Last week, I had the pleasure of Zooming with Yeoh Siew Hoon, Founder of WiT and all-round wonderful human.
Siew Hoon has been running WiT (or Web in Travel) since 2005; a community for anyone passionate about travel technology, distribution and marketing. They provide news through their website and social feeds, and run events that are strong in content and different in style and delivery.
Fresh off hosting Singapore’s first hybrid event since C*vid upended our lives, Siew Hoon said something that stuck with me: “We cannot, absolutely cannot, squander this opportunity”.
‘This opportunity’ being the moment us ‘events people’ find ourselves in – where participants’ tolerance for sub-par, passive, experiences is at a historical low, whilst a willingness to explore new and innovative ways of connecting is at an all-time high.
Banu Kannu: Hi, Siew Hoon – so lovely to meet you, thank you for making the time.
Yeoh Siew Hoon: Nice to meet you too – I really like your company name, it’s clever 😊
BK: Thank you! We wanted it to say what it does ‘on the tin’. I thoroughly enjoyed the PCMA piece on your recent WiT Experience Week and just had to get in touch. I’d love to hear about the evolution you’ve experienced over the past year.
YSH: Our whole lifecycle was reliant on physical events – which we didn’t think of as events that we organised, but events that we produced. I always approach events with my journalist hat on, and keep the content front and centre. Our physical events were outcome-driven affairs with attitude – they were creative, and different. We had this channel or platform we’d mastered, and knew how to execute. And then almost overnight, everything changed.
BK: I hear you. And it must feel like some of those changes aren’t going anywhere.
YSH: One of the first things we woke up to was the limitations of event tech and tech platforms. You simply can’t replace human creativity with the most advanced or exciting platform in the world. So here again our ‘production’ vs. ‘organising’ approach really helped. We quickly realised that we now had different desired outcomes to the ones we’re used to – our community needed a virtual ‘campfire’ around which they could gather to commiserate, congratulate and simply communicate. We went from hosting zero virtual events to nearly 30 over the past year, keeping our community engaged and united during a very difficult time. And difficult is probably an understatement when we’re talking about the travel industry.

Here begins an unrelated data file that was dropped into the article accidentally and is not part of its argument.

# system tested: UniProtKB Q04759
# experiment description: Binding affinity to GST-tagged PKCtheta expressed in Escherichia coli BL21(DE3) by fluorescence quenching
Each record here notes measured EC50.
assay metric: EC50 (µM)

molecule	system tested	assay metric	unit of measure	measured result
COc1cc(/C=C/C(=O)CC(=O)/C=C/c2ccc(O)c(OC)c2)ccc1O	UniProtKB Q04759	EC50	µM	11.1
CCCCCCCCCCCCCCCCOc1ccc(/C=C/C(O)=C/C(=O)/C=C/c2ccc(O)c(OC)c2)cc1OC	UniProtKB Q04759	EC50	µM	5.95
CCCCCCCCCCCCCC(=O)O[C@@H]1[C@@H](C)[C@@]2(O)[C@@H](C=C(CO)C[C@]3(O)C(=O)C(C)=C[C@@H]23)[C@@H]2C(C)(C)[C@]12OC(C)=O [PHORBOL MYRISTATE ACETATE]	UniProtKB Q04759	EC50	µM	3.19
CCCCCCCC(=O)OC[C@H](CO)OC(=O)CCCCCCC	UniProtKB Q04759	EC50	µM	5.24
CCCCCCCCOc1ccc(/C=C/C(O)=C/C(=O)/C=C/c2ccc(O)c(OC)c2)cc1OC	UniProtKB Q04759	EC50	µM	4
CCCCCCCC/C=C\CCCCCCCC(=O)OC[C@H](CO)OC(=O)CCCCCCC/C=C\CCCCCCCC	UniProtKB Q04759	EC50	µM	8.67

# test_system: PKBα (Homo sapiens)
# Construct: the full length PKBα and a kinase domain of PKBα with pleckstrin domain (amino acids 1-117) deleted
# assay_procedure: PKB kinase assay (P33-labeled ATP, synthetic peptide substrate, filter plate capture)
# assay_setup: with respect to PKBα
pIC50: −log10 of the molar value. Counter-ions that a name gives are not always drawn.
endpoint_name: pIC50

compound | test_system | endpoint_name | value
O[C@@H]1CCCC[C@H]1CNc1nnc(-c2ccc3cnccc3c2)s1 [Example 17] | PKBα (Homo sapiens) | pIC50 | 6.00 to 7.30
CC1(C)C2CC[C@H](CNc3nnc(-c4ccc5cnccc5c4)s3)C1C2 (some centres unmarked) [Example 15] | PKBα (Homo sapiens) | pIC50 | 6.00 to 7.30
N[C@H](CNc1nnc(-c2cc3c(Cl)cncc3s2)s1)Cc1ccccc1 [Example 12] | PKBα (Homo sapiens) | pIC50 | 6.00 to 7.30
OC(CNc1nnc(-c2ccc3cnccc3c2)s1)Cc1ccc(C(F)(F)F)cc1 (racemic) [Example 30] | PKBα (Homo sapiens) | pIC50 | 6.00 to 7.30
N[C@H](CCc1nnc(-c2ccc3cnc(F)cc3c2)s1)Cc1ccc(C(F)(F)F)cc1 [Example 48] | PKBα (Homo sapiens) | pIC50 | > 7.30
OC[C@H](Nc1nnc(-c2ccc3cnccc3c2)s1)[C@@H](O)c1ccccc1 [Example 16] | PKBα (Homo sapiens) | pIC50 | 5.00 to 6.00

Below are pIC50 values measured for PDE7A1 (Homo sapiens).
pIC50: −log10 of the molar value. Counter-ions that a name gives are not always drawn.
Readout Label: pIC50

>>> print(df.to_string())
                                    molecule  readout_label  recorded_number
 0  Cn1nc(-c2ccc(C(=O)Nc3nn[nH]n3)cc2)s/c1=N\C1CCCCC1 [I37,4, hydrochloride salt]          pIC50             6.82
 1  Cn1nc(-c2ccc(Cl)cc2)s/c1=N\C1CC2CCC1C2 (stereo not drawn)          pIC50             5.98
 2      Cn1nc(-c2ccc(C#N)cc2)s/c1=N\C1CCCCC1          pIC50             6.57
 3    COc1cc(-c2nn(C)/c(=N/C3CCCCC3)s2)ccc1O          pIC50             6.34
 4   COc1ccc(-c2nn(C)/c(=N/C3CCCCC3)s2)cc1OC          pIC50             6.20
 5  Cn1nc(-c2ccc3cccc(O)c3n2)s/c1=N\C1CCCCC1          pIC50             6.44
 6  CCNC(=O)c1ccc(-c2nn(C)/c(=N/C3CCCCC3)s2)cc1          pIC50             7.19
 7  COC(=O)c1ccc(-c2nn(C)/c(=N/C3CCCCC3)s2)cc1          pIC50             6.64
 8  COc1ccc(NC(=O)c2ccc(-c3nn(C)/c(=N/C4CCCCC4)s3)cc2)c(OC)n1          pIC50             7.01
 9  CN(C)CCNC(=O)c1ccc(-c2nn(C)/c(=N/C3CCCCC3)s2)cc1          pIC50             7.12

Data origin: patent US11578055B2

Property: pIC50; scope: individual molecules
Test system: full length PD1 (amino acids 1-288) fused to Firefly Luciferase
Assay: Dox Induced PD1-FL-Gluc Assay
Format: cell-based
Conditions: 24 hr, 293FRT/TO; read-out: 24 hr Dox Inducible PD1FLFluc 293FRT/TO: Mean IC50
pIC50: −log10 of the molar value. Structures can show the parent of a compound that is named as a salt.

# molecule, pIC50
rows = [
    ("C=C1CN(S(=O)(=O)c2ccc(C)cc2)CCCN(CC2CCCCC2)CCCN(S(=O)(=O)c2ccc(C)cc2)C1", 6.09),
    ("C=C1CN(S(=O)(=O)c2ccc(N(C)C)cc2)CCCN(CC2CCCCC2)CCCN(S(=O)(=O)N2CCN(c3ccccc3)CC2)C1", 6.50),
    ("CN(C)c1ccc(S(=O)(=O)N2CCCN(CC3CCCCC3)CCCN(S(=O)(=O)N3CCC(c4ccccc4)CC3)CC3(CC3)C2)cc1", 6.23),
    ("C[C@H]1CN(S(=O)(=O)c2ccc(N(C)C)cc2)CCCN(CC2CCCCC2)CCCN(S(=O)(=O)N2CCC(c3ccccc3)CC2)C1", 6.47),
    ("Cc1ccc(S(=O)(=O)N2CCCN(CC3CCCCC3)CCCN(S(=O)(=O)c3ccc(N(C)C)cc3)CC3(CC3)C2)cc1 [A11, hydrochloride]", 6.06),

BK: Have there been any pleasant surprises?
YSH: Absolutely, one of the benefits of the virtual environment is that we can go very micro on the issues and hyper local on the geography of our community. We’ve also added people to the community during this time who might not otherwise have heard of us or saw the need for WiT.
BK: That’s so encouraging; and a testament to your efforts to keep the focus on your community, the content and the desired outcomes of each and every touchpoint. Any closing words? What do you see in the future of business events?
YSH: As producers of experiences and gatherers of communities, we’re at such a unique and defining moment; we cannot, absolutely cannot, squander this opportunity. Let’s use it to do away with sub-par events, instead raising the bar for ourselves – virtual or in-person, it doesn’t and shouldn’t matter.
BK: YES! Thank you for saying that – I’m confident there are others out there who share these views – starting to think this is a community ripe for gathering!
YSH: Count me in 😊
PS: When she wasn’t busy overhauling WiT’s events during the past year, Siew Hoon found time to write Pawrantine, which you can purchase to support Singapore’s Oasis Second Chance Animal Shelter (OSCAS). Pawrantine: A Dog’s Perspective is a fun look at the Covid-19 lockdown through the eyes of a dog. I just got my copy in the mail - it's sure to make your day!